More chronic diseases lead to more medical debt

Nearly a third of patients with seven or more chronic conditions face medical debt compared to 7.6% for those without chronic conditions.

According published study in JAMA internal medicine.

The research used medical claims data from adults enrolled in Blue Cross Blue Shield of Michigan from January 2019 to January 2021 and linked it to trade credit data in January 2021.

Of the 2.85 million adults studied, the predicted odds of having medical debt, non-medical debt, delinquent debt, low credit score, or recent bankruptcy were all significantly higher when more chronic conditions were present.

People with 7 to 13 chronic conditions had medical debt 32% of the time, compared to 7.6% for those without. The gap between the two groups was also wide and highly skewed for adults with seven or more chronic conditions for non-medical debt (24% versus 7.2%), overdue debt (43% versus 14 %), a low credit score (47% to 17%), and recent bankruptcies (1.7% to 0.4%).

Among those with medical debt, the estimated amount increased with the number of chronic conditions, from $784 for those with no chronic conditions to $1,252 for those with seven or more.

Related: 23 Million Americans Have ‘Significant’ Medical Debt

The results showed significant variation between each chronic condition and its risk of creating medical debt. The chronic conditions associated with the largest adjusted increases in medical debt were serious mental illness ($274), substance use disorder ($268), stroke ($235), heart failure congestive ($234) and liver disease ($228).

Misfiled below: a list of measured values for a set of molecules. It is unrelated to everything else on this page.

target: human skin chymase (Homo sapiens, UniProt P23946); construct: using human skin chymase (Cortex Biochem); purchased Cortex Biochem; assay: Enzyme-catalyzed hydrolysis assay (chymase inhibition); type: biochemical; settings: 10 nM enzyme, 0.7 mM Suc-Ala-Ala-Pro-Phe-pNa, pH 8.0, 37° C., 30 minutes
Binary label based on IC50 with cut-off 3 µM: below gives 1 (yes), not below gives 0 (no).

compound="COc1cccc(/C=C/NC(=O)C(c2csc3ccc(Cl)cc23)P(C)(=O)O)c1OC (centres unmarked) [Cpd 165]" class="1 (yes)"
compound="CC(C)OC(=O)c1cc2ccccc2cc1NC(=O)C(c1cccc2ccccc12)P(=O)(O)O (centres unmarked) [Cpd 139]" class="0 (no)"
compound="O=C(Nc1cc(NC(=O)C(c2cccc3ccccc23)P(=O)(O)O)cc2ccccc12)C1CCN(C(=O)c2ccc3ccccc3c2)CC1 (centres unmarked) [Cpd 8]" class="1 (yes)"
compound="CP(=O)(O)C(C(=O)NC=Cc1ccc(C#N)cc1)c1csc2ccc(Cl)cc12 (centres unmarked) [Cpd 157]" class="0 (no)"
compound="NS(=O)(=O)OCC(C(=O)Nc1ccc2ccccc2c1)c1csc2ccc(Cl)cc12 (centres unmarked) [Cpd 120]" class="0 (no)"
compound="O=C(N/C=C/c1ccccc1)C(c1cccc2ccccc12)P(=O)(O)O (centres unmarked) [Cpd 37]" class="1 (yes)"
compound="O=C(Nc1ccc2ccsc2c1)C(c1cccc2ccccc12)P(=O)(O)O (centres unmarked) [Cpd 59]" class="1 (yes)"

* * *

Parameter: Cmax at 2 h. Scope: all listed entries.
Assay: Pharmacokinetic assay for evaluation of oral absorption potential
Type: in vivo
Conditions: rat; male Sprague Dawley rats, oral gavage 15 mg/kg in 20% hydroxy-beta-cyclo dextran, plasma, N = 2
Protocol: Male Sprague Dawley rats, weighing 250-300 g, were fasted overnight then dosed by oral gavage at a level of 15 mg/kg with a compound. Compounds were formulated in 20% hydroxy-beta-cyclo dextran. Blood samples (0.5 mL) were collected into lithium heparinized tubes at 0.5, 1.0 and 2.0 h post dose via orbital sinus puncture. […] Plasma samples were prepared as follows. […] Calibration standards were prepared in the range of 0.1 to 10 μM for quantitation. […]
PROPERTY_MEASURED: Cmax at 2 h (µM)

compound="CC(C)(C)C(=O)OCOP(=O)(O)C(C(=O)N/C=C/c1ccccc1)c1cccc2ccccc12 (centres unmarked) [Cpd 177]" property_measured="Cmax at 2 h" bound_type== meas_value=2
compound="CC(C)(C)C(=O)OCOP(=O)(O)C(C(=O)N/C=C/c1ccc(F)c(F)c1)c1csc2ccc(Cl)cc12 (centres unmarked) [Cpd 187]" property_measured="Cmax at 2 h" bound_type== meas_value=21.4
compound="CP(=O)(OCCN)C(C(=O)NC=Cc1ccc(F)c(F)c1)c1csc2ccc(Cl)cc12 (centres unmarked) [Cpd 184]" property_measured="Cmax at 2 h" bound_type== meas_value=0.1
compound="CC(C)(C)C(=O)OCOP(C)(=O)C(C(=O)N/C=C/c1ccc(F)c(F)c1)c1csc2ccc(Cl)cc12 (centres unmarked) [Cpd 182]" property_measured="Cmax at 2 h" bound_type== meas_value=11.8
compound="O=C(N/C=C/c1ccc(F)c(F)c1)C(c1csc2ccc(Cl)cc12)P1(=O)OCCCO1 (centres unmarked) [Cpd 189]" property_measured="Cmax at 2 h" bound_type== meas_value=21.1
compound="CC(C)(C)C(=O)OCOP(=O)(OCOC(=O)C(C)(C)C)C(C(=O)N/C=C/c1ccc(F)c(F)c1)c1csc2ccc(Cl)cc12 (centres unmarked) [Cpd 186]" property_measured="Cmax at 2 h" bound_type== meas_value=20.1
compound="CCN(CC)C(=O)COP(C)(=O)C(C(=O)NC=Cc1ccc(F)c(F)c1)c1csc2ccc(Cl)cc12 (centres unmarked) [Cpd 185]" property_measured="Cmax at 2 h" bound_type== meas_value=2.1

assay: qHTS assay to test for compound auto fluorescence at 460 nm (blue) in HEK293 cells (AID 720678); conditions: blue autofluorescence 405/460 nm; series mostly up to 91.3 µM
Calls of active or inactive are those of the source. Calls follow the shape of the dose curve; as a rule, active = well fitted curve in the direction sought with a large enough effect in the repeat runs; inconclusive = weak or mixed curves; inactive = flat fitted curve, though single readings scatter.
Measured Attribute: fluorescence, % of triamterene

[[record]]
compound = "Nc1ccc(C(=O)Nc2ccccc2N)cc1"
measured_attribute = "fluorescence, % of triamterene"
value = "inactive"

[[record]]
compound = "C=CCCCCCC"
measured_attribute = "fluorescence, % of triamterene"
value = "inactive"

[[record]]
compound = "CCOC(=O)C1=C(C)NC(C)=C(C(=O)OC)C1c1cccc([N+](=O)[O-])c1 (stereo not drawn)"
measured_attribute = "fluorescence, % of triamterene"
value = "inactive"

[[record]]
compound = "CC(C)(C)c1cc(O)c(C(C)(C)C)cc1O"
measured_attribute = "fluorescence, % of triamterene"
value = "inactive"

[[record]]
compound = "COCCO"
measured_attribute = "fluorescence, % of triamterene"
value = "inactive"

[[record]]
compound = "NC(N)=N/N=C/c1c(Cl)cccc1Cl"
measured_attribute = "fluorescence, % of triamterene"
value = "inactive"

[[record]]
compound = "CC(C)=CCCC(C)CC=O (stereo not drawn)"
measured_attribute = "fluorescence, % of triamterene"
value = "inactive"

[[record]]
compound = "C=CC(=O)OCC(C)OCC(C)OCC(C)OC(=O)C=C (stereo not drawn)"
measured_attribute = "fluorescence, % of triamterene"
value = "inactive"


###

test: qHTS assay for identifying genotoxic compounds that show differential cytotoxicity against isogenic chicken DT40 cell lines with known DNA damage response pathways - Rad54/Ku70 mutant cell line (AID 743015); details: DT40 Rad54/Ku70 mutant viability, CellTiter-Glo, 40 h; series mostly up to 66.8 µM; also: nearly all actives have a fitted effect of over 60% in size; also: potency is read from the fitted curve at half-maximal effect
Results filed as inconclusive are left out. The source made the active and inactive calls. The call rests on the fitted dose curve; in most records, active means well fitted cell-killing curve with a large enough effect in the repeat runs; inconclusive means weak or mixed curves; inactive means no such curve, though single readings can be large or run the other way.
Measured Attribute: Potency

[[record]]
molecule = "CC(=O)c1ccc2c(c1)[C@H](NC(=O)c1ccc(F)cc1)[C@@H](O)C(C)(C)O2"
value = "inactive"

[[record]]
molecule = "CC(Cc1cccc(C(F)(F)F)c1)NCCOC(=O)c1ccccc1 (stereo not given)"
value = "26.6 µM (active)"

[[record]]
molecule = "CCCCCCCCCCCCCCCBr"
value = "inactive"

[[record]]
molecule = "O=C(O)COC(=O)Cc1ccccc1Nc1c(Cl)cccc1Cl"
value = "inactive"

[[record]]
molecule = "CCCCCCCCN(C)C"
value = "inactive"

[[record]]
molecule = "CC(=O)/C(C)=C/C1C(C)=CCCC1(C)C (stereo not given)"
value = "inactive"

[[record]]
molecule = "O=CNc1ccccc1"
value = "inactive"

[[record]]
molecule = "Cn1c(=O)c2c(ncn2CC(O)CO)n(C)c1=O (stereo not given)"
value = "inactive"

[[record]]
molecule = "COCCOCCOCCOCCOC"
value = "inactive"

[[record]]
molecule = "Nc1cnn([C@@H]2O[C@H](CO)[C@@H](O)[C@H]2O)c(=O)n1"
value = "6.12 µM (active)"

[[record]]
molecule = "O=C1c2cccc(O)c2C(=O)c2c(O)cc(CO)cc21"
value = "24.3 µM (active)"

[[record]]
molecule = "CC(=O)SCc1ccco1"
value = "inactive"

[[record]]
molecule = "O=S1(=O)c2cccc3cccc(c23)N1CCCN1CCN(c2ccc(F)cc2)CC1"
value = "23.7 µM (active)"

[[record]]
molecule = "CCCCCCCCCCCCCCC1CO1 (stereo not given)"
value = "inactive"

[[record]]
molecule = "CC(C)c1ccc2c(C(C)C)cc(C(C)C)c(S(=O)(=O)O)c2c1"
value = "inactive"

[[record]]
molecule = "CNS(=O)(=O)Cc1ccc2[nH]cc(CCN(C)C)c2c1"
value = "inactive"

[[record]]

The study notes that the variation between conditions could suggest that some conditions are more costly to treat with higher out-of-pocket expenses, while others may result in an individual’s inability to work and earn an income.

Either way, research findings show that poorer financial health is associated with poorer physical and mental health outcomes.

“If poor financial well-being leads to additional chronic diseases, policymakers should consider new social safety net policies to reduce poverty rates and should explicitly incorporate improvements in physical health – and as a result reduction in health expenditure – as a benefit of anti-poverty programs,” the study concludes.

“If, on the other hand, chronic disease diagnoses directly lead to adverse financial outcomes, then improved commercial insurance benefit design would be warranted to provide additional protection against out-of-pocket medical expenses, particularly for the conditions identified. as being costly for patients.

The consequences of patients accumulating debt are also straining care providers.

According to a Crowe Revenue Cycle Analytics reporthospital recoveries drop significantly when disbursements reach $7,500.

Reports from patients with balances over $7,500 have only increased in recent years, from 5.2% in 2018 to 17.7% in 2021.

Jay Asser is associate editor for HealthLeaders.

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John A. Bogar